June 24, 2016 at 9:30 am EST | by Patrick Folliard
‘Boots’ and sass
Kinky Boots, gay news, Washington Blade

From left are Aaron Walpole, J. Harrison Ghee and the cast of the national tour of ‘Kinky Boots. (Photo by Matthew Murphy)

Kinky Boots’ 
 
Through July 10
 
The Kennedy Center
 
Tickets start at $49
 
202-467-4600
 

Wishy-washy Charlie Price isn’t sure what he wants to do with his life. He’s neither terribly interested in carrying on the family business, a smallish men’s shoe factory in depressed Northern England, nor too keen on following his striver girlfriend Nicola to London. But just when he’s acquiesced to her plans, the unthinkable happens — Charlie’s father dies and he’s forced to make some big decisions.

The musical “Kinky Boots” is Charlie’s story about finding his place in the world.  But it also tracks the journey of another scion of sorts, namely Lola, a fierce drag queen who defied her queer-hating prizefighter father’s plan that he be a boxer and instead followed a dream that included red sequins and wigs.

Adapted from the small same-titled 2005 British film, which was drawn from an unlikely but true story, the Broadway hit is the collaboration of pop icon Cyndi Lauper (music and lyrics) and out actor/writer Harvey Fierstein (book). The national tour of the production is playing at the Kennedy Center.

Now back to the plot. When Charlie (Adam Kaplan) returns to Northampton and takes the helm of failing Price & Son, he’s unsure if he can keep the business going. After a chance meeting with Lola (J. Harrison Ghee) in London, Charlie is convinced that switching the product from finely made men’s brogans to thigh-high red boots for drag queens and cross dressers with big feet is the way to go. Lola, who understands a strapping man’s need for sturdy stilettos, takes on designing duties.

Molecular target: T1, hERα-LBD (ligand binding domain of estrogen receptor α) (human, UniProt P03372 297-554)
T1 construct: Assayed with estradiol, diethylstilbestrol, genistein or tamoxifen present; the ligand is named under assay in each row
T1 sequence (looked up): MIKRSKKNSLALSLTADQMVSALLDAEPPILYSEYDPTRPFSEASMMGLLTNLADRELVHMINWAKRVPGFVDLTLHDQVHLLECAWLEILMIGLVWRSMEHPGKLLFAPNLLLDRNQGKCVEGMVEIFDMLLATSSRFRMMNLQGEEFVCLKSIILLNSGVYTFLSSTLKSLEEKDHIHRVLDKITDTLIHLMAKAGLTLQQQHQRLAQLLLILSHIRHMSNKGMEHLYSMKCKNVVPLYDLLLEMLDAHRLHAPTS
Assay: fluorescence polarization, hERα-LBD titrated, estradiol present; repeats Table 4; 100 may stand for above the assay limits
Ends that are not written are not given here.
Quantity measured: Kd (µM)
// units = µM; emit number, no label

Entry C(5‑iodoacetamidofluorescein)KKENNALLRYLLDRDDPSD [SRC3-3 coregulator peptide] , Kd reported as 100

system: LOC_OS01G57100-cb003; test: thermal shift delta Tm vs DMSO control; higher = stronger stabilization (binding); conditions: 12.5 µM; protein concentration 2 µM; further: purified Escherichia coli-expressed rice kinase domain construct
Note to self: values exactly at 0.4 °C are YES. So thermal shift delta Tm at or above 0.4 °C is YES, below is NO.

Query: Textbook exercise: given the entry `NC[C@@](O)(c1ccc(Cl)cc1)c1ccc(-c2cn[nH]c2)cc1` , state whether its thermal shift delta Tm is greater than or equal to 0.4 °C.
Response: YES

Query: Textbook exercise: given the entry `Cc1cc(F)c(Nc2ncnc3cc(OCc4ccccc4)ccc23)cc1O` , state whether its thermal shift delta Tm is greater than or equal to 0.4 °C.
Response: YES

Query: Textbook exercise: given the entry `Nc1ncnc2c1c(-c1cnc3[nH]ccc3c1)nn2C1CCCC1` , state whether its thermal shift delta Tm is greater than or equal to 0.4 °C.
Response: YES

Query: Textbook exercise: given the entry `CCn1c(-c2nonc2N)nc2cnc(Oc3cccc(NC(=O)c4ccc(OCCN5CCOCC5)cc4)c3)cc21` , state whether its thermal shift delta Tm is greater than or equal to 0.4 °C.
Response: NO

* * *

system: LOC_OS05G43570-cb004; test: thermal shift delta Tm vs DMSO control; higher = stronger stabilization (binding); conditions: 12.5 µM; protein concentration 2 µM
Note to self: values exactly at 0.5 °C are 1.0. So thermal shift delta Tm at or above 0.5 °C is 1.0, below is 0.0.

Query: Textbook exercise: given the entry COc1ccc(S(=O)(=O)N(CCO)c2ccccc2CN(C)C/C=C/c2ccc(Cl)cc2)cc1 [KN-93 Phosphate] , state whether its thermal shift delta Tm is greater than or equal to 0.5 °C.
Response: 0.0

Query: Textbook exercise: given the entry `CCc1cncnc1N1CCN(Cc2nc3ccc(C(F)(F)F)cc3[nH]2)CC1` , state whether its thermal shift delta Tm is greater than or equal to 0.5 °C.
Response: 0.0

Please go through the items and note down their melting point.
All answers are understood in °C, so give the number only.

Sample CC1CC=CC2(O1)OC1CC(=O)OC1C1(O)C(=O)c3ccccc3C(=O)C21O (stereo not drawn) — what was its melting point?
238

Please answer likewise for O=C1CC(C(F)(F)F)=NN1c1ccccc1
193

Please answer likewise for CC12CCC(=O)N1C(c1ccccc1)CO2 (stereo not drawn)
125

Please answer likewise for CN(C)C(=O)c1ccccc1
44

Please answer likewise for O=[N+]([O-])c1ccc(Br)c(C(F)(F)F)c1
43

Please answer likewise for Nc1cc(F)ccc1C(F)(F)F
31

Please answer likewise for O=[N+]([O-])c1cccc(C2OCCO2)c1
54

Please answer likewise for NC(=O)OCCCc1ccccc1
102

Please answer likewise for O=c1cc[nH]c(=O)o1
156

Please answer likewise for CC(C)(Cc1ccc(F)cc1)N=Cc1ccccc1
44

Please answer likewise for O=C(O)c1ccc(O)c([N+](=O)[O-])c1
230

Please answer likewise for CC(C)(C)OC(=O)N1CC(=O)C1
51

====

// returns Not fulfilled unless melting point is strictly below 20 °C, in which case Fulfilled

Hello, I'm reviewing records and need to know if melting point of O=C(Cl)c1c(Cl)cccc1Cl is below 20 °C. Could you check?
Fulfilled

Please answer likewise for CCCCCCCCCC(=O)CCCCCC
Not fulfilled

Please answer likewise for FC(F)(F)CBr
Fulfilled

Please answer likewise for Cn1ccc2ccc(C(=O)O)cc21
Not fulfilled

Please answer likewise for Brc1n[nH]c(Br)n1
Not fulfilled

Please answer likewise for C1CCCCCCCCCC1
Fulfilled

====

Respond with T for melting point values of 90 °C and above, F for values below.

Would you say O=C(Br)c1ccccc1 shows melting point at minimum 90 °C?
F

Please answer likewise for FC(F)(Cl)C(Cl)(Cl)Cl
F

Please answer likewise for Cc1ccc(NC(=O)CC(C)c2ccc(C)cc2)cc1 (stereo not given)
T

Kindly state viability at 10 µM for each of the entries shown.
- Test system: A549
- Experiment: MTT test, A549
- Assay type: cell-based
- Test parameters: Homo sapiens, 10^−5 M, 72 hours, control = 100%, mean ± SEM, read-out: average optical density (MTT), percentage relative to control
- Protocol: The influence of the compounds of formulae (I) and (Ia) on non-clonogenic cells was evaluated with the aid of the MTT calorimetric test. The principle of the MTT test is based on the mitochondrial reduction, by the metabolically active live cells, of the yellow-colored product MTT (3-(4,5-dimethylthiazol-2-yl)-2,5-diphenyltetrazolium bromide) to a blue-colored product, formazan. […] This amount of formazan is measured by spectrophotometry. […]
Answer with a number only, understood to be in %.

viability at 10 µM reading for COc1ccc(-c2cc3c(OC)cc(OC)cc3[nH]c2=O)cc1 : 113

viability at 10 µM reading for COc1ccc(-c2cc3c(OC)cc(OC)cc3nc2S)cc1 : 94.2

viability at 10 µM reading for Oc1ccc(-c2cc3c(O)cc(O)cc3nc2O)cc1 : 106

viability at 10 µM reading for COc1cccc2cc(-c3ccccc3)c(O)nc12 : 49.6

When Lola, whose real name is Simon, arrives on the scene accompanied by the Angels (the drag queens from his London act), the factory’s close-knit group of longtime employees is initially reluctant to the change, but a desire to remain employed along with Lola’s courage and big heart does the trick. Lola/Simon gives everyone, including Charlie, a lesson in acceptance and what it means to be a man.

Cyndi Lauper’s pop rock score is crammed with infectious melodies and lackluster lyrics. Highlights include the big, rousing number “Sex is in the Heel,” and Lola’s 11th hour power ballad “Hold Me Up In Your Heart.”

As Charlie, Kaplan gives a credible performance but is nonetheless overpowered by Ghee’s Lola. Ghee’s potent presence and strong vocals is the engine that moves the show. The supporting cast includes the terrific out actor Jim J. Bullock (TV’s hit sitcom “Too Close for Comfort” and the short-lived chat show “Jim J and Tammy Faye”) as George the factory’s fey floor manager. With strong acting and a beautiful voice, Charissa Hogeland makes the most of her small part as Charlie’s girlfriend, Nicola. Tiffany Engen is amusing as feisty Lauren, a savvy factory worker who carries a torch for Charlie.

David Rockwell’s set sits impressively on the Kennedy Center Opera House’s cavernous stage, a Victorian-looking high-ceilinged factory that easily morphs into various locations including a London gay bar, a Northampton sports pub and a runway show in Milan. And costume designer Gregg Barnes’ array of sexy boots are a fetishist’s dream.

The musical is directed and choreographed by Jerry Mitchell. His varied choreography makes use of the factory’s conveyor belt, and includes an imaginative boxing scene involving Lola and Don (the excellent Aaron Walpole), a brusque employee unused to working with blokes in ladies’ shoes. But best of all are the athletic and daring dance numbers performed in very, very high heels by Lola and the Angels.

If all this sounds familiar, it is. Musicals based on films set in working class England and archetypical wise drag queens have become theater staples, and Fiersteins’s book feels predictable and sometimes ploddingly told. Despite any shortcomings, “Kinky Boots” is undeniably a crowd pleaser evidenced by the Kennedy Center audience that couldn’t seem to get enough.

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